There is some consensus in the literature that African youths’ involvement in agriculture and natural resources management is generally very low. It is also widely recognized that a strong involvement of African youth who comprise over 60 per cent of the populace and rely heavily on natural resources in agriculture and natural resources management is crucial if the continent is to achieve food security through rural development. Frequently, young people in Africa view the two sectors as outdated and providing minimal financial returns. On the one hand, agriculture is viewed as being very labour intensive while natural resources management on the other does not provide immediate returns. These views were echoed at the recent science and policy dialogue (Think Tank Event) organized by NEPAD Agency through Partnership for African Fisheries (PAF) and African Fisheries Experts Network (Afri-fishnet) in the last week of November 2013 in Mangochi, Malawi.
One strategy being employed to turn around this poor record of participating meaningfully in agriculture and natural resources management among African youths is through integration of ICT with the two crucial sectors. One organization (and non state actor) that has been at the heart of this strategy is the Technical Centre for Agricultural and Rural Cooperation ACP-EU (CTA). CTA is exploiting the fact that many young Africans are aware of their role and responsibilities to advance their countries’ development processes and themselves as individuals thereby better their communities. While this is a great starting point, more multi-level interventions are needed to motivate young people in Africa to start viewing these two sectors as offering potential career opportunities just like engineering, medicine and recently oil and gas.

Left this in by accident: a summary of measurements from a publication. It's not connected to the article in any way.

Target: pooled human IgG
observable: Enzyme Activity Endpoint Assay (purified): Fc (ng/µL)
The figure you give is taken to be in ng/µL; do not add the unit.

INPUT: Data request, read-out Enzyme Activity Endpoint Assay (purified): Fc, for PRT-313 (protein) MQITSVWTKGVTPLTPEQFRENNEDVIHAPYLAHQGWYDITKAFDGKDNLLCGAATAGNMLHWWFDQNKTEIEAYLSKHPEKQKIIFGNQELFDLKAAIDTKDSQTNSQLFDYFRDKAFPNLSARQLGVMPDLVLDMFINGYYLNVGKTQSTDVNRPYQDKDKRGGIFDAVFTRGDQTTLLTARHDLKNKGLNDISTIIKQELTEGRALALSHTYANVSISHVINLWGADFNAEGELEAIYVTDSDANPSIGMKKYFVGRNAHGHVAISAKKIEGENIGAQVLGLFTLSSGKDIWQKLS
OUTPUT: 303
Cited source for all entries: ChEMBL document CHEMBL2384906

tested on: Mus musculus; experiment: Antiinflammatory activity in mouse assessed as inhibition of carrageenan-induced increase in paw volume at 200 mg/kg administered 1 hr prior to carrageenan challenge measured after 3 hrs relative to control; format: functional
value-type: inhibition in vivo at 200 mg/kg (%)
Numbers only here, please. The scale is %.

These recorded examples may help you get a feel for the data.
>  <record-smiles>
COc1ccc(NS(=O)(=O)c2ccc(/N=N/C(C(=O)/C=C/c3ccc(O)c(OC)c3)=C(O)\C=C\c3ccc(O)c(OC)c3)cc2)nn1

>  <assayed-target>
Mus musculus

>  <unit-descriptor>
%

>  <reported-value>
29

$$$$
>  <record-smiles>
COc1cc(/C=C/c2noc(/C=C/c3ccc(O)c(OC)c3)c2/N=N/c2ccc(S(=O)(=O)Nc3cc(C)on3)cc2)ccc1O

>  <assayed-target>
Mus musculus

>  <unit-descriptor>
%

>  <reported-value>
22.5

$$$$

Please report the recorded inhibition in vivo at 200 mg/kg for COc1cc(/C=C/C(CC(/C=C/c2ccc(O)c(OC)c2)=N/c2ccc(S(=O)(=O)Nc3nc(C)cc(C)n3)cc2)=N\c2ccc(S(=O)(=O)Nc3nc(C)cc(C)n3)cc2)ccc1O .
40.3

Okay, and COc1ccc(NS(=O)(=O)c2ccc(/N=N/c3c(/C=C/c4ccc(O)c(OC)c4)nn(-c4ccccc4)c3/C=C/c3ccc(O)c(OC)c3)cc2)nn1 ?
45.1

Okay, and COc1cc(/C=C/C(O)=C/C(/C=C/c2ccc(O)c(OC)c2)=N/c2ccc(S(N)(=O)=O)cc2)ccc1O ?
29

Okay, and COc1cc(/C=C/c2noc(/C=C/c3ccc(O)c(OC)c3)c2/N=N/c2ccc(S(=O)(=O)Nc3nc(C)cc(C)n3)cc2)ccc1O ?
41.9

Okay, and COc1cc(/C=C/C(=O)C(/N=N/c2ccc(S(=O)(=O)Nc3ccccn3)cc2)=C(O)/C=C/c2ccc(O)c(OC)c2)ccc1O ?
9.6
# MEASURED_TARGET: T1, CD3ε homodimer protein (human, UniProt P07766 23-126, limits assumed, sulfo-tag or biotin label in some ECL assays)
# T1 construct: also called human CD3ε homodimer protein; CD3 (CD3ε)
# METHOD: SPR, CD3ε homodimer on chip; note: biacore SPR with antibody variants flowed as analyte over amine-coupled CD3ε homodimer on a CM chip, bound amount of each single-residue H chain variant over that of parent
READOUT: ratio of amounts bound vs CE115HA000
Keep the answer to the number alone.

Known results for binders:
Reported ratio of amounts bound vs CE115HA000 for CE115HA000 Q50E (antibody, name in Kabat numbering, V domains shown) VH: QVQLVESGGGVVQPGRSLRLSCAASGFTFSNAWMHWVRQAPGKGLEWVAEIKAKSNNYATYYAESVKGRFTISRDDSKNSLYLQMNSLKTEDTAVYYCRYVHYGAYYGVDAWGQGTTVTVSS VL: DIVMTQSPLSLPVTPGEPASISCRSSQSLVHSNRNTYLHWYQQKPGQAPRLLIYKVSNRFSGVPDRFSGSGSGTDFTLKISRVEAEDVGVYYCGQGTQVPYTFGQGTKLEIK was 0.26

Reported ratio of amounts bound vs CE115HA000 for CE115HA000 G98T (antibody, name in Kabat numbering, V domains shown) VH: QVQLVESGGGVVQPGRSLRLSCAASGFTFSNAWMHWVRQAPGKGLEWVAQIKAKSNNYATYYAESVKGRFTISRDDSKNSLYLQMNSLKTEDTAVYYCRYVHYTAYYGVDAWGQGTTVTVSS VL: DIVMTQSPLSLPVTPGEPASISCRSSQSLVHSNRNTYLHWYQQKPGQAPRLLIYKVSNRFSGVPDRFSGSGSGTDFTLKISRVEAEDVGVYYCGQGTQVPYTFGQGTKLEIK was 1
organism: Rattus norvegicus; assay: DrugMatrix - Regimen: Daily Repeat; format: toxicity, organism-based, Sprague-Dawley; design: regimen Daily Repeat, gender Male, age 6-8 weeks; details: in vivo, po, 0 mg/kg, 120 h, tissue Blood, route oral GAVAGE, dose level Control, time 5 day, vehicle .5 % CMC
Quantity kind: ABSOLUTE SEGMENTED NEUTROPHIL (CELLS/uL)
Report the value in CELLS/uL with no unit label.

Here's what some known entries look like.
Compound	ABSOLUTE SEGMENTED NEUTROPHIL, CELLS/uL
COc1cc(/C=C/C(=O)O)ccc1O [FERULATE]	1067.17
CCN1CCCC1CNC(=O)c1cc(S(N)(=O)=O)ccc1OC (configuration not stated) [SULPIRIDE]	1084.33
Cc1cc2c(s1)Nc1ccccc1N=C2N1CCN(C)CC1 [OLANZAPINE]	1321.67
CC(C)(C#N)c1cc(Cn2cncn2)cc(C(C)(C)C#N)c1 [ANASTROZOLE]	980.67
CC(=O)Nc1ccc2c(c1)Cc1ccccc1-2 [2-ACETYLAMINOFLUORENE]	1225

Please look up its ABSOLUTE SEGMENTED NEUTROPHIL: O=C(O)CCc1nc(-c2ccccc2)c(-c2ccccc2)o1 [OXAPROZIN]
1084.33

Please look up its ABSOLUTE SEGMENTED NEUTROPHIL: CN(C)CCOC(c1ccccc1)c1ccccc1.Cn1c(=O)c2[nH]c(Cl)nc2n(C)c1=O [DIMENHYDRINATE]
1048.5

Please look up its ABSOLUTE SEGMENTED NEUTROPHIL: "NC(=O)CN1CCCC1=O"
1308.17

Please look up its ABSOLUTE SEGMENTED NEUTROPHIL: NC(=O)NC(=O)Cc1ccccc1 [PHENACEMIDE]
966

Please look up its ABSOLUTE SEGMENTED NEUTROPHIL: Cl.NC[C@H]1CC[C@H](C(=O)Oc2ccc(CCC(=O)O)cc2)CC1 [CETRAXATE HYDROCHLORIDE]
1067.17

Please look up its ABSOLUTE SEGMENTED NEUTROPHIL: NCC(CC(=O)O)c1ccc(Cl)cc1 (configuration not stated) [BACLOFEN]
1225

The climate change debate is relatively new here in Africa and this is reflected by the fact that many governments in the continent do not yet have institutional structures in place to govern a changing climate. Youth being one of the traditionally marginalized sections of the populace are aware of this phenomenon although their climate action is mostly by way of online activism. Their capacity to play a more significant role towards achieving CSA is being hampered by their inadequacy to take advantage of adaptation funding under the existing funding channels specifically through successful grant proposal writing. This is because even though there exists many graduates, professors at the universities do not generally provide any help in how to write grant proposals.
As the climate debate in Africa is a relatively new development theme that donors seem to be more and more interested in, some organizations and agencies are now claiming their activities seek to “build resilience of the vulnerable poor and marginalized” principally in order to cash in on the anticipated donor climate funds (FAC, 2013). Youth being one of the traditionally marginalized sections of the populace need to be wary of such organizations that claim to advocate for climate change awareness raising and capacity building while in actual fact are jeopardizing intra- and inter-generational equity. Bringing real capacity to the youth is about for instance enabling them to write successful proposals for adaptation funding under the existing funding channels to undertake real climate governance activities. Only such activities will truly enable young people to lead their societies towards low emissions pathways and safeguard a climate resilient future for the vital sector.